ROGERSVILLE — As the Review reported in “Hawkins Co. Virtual Academy presents a new opportunity for students”, a rigorous online program became available for students this school year.

The program features the same curriculum found in county brick-and-mortar classrooms, and, as Principal Sharon Lindsey told the Review, is not a “work at your own pace” program.

So far, the program has 35 students enrolled, and 10 of them are new to the county school system. Director of Schools Matt Hixson also noted that 19 of the 35 were set to attend other locations outside of the system before HCVA opened.

“We feel that this is a pretty good start to the pilot program,” he said. “You will see that reflected in our request for an online curriculum because a lot of those numbers are coming in at the elementary and middle school levels, and we did not have an online curriculum in place for them. We did for high school, though. So, there is going to be some cost (for extended online curriculum), but we are far outweighing the cost of that program by the enrollment at this point.”

As part of this curriculum expansion, the BOE approved the purchase of Instruction Contracted Services through Edgenuity that, as the BOE agenda stated, was not to exceed $85,000. This would provide teaching workbooks, webinars, and courses for grades Kindergarten all the way through 12th grade.

“We did have a few elementary and middle school students who enrolled in the virtual academy, and we did need to secure a curriculum delivery system,” Hixson said. “In the future, if this continues to grow, it is my desire to have our staff teach these courses so that we would not have to contract out. But, at this initial stage and probably for the first several years of our virtual academy, we will need to contract with such agencies to bring in the curriculum for the needed courses.”

He also noted that the allotted $85,000 for this program is a “worst case scenario” figure. He estimated that only a quarter of that figure is actually needed at this point. As aforementioned, the cost of this program is offset by the large number of students enrolled in HCVA. In fact, the revenue generated is set to be more than double the cost of the program.

He also noted that new students can still be enrolled in the program on a case-by-case basis, though he and the HCVA staff prefer enrollments to take place during semester junctures.

YMCA program will begin soonAs the Review reported in “New incentives ensure Hawkins Co. Schools have well-equipped bus drivers”, students who don’t have access to after-school care through Rogersville’s Boys and Girls Club will soon be able to ride a bus to the YMCA after-school program at Church Hill Elementary School. Students from Surgoinsville, Carters Valley, McPheeter’s Bend and Mount Carmel elementary schools will have access to this program.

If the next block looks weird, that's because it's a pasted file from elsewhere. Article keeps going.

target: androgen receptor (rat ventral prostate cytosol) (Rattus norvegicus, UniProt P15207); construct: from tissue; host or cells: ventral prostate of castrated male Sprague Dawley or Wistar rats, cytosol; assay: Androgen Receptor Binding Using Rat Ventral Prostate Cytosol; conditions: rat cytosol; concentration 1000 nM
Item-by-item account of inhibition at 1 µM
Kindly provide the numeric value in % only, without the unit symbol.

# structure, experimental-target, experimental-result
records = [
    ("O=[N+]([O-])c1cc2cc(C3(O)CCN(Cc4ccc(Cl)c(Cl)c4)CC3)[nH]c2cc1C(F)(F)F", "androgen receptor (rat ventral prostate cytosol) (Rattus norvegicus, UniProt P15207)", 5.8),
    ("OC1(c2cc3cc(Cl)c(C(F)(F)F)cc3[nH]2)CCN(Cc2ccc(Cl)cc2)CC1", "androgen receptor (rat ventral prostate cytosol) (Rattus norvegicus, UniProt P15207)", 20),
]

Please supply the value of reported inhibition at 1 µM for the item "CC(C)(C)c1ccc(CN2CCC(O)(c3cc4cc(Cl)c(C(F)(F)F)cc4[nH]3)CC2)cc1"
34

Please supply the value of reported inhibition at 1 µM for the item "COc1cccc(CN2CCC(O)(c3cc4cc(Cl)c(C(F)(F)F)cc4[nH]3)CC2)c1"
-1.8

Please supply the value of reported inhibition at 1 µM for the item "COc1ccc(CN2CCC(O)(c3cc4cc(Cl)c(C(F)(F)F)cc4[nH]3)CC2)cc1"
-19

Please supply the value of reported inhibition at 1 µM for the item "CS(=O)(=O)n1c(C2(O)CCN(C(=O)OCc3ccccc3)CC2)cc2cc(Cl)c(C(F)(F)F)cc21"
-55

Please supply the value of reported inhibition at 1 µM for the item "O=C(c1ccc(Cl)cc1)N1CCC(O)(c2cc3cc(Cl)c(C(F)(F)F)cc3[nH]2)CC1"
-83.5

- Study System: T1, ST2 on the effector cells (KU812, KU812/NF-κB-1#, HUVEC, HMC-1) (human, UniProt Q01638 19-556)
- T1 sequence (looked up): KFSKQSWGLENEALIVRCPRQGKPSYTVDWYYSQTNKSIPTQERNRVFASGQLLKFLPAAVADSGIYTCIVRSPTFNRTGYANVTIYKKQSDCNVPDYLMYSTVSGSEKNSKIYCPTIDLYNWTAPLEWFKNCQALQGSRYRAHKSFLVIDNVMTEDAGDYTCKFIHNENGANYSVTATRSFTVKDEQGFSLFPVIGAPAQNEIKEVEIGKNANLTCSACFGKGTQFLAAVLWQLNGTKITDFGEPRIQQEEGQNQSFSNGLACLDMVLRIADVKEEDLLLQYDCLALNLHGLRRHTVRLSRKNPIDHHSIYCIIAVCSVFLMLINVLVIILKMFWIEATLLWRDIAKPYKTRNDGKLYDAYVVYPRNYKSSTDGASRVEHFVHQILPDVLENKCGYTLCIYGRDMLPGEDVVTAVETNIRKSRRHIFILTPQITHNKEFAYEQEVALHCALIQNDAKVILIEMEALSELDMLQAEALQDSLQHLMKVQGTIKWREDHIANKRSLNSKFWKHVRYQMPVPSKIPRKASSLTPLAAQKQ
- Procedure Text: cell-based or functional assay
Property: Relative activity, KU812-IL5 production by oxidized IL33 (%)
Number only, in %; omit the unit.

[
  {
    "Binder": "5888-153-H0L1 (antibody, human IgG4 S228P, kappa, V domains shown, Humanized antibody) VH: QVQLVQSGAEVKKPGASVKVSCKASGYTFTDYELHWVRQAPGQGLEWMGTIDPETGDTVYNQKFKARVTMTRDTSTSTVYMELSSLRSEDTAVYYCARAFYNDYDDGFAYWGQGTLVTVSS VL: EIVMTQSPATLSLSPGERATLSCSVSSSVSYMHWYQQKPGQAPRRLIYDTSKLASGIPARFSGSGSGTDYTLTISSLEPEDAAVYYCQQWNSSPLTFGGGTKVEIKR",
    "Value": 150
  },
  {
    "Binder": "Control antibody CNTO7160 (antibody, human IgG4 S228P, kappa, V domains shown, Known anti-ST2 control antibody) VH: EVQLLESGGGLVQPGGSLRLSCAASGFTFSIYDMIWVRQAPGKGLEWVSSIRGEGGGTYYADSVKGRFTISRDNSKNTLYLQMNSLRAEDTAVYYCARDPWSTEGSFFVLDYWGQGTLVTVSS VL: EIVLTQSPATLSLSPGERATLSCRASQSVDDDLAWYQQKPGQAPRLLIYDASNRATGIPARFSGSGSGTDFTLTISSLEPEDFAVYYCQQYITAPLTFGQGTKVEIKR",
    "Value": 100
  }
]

The program is still in the enrollment phase, but Hixson noted that students will soon be able to take advantage of it.

“The regional director at Mt. Carmel is going to host a parent night for those three feeder schools that can take advantage of the program,” Hixson said. “They are going to make sure that those applications are finalized, answer any questions and walk them through the program. At that point, once we have the finalized enrollment, we will begin bussing.”

He also noted that enrollment numbers had been very strong so far, and there is a possibility that this program could expand to the other end of the county in the future.

“I did meet with two representatives, and they are very willing to partner with Hawkins County in a grant opportunity to potentially get YMCA at the farther end of our county system as well, so that we can have an upper and a lower end,” he said. “This would provide representation and opportunities for our students — many of whom don’t have the resources to go to an after-school program — who are going home by themselves or are reporting to an empty home. We would much rather extend their learning opportunity for a couple hours each day.”

Finalists for student logo contestThe BOE chose two finalists from a pool of 14 student semi-finalists in a contest to create a new logo for Hawkins Co. Schools.

Hixson noted that the students with the top two designs will now be given an opportunity to, “clean up their designs and bring them back for a final vote in October.”

Title I and ESL supervisor Dr. Michelle Harless also noted that the two finalists will receive prizes for their work, but the names of the student finalists have not been released to the public.

“The students were very creative in what they submitted,” Harless said. “The idea is that these drawing represent how they feel about our community, what our community represents, our history and where we’re going in the future. They even wrote about why they made the designs the way that they did.”

BOE heard reports from three area schoolsAs part of a new program that Hixson established, a few principals will give reports of their data from the 2018-2019 school year at each BOE meeting. September’s meeting marked the first of these presentations, with Stephanie Mann reporting on Carters Valley Elementary, Jason Roach reporting on Mooresburg Elementary, and Greg Simpson reporting on Rogersville Middle.

“Beginning in September, I had asked our principals to summarize their data from last year, identify strengths and challenges heading into this year, and showcase their plan for systematic improvement.”

Each school shared their staff and student numbers, demographics, attendance rates, and both strengths and weaknesses of the school.